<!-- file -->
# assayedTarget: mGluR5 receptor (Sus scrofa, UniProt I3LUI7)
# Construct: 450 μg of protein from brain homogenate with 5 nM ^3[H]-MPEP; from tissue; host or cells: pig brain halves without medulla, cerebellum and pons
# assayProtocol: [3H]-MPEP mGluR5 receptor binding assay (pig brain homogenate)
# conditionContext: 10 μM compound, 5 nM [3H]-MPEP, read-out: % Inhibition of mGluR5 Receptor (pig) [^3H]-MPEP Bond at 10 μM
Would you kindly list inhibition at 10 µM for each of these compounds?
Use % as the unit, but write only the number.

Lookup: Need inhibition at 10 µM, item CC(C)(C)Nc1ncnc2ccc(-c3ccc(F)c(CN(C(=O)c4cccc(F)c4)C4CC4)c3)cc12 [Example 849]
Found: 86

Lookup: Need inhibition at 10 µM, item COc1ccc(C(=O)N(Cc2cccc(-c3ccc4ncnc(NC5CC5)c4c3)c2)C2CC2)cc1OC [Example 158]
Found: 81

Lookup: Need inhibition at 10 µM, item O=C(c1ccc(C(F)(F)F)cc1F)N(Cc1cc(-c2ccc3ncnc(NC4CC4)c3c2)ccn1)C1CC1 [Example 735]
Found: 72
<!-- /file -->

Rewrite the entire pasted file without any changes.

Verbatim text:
# assayedTarget: mGluR5 receptor (Sus scrofa, UniProt I3LUI7)
# Construct: 450 μg of protein from brain homogenate with 5 nM ^3[H]-MPEP; from tissue; host or cells: pig brain halves without medulla, cerebellum and pons
# assayProtocol: [3H]-MPEP mGluR5 receptor binding assay (pig brain homogenate)
# conditionContext: 10 μM compound, 5 nM [3H]-MPEP, read-out: % Inhibition of mGluR5 Receptor (pig) [^3H]-MPEP Bond at 10 μM
Would you kindly list inhibition at 10 µM for each of these compounds?
Use % as the unit, but write only the number.

Lookup: Need inhibition at 10 µM, item CC(C)(C)Nc1ncnc2ccc(-c3ccc(F)c(CN(C(=O)c4cccc(F)c4)C4CC4)c3)cc12 [Example 849]
Found: 86

Lookup: Need inhibition at 10 µM, item COc1ccc(C(=O)N(Cc2cccc(-c3ccc4ncnc(NC5CC5)c4c3)c2)C2CC2)cc1OC [Example 158]
Found: 81

Lookup: Need inhibition at 10 µM, item O=C(c1ccc(C(F)(F)F)cc1F)N(Cc1cc(-c2ccc3ncnc(NC4CC4)c3c2)ccn1)C1CC1 [Example 735]
Found: 72